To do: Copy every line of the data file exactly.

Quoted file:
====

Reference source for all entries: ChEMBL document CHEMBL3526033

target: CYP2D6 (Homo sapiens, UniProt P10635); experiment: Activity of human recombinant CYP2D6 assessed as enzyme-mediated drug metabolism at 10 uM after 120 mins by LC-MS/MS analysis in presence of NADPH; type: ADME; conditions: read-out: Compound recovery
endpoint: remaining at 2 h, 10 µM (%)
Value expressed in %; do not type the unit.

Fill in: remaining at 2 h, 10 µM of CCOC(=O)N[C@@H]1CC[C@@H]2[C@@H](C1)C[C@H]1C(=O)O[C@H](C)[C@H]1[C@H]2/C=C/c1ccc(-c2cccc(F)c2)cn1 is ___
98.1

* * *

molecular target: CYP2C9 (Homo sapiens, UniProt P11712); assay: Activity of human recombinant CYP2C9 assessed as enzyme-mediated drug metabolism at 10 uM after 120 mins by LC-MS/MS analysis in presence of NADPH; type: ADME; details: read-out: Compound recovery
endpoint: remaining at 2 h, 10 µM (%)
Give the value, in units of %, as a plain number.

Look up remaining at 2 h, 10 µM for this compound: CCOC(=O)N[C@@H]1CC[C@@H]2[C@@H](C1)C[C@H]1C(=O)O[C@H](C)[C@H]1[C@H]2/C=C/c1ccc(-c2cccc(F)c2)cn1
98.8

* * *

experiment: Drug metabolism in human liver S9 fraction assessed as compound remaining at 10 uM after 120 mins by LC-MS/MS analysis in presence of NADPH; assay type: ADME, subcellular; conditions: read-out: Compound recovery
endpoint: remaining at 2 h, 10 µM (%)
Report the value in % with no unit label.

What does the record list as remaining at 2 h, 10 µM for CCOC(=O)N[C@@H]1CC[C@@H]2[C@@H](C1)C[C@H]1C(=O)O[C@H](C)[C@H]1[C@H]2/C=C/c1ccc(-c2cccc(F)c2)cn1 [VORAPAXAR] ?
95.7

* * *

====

Reference source for all entries: ChEMBL document CHEMBL3526033

target: CYP2D6 (Homo sapiens, UniProt P10635); experiment: Activity of human recombinant CYP2D6 assessed as enzyme-mediated drug metabolism at 10 uM after 120 mins by LC-MS/MS analysis in presence of NADPH; type: ADME; conditions: read-out: Compound recovery
endpoint: remaining at 2 h, 10 µM (%)
Value expressed in %; do not type the unit.

Fill in: remaining at 2 h, 10 µM of CCOC(=O)N[C@@H]1CC[C@@H]2[C@@H](C1)C[C@H]1C(=O)O[C@H](C)[C@H]1[C@H]2/C=C/c1ccc(-c2cccc(F)c2)cn1 is ___
98.1

* * *

molecular target: CYP2C9 (Homo sapiens, UniProt P11712); assay: Activity of human recombinant CYP2C9 assessed as enzyme-mediated drug metabolism at 10 uM after 120 mins by LC-MS/MS analysis in presence of NADPH; type: ADME; details: read-out: Compound recovery
endpoint: remaining at 2 h, 10 µM (%)
Give the value, in units of %, as a plain number.

Look up remaining at 2 h, 10 µM for this compound: CCOC(=O)N[C@@H]1CC[C@@H]2[C@@H](C1)C[C@H]1C(=O)O[C@H](C)[C@H]1[C@H]2/C=C/c1ccc(-c2cccc(F)c2)cn1
98.8

* * *

experiment: Drug metabolism in human liver S9 fraction assessed as compound remaining at 10 uM after 120 mins by LC-MS/MS analysis in presence of NADPH; assay type: ADME, subcellular; conditions: read-out: Compound recovery
endpoint: remaining at 2 h, 10 µM (%)
Report the value in % with no unit label.

What does the record list as remaining at 2 h, 10 µM for CCOC(=O)N[C@@H]1CC[C@@H]2[C@@H](C1)C[C@H]1C(=O)O[C@H](C)[C@H]1[C@H]2/C=C/c1ccc(-c2cccc(F)c2)cn1 [VORAPAXAR] ?
95.7

* * *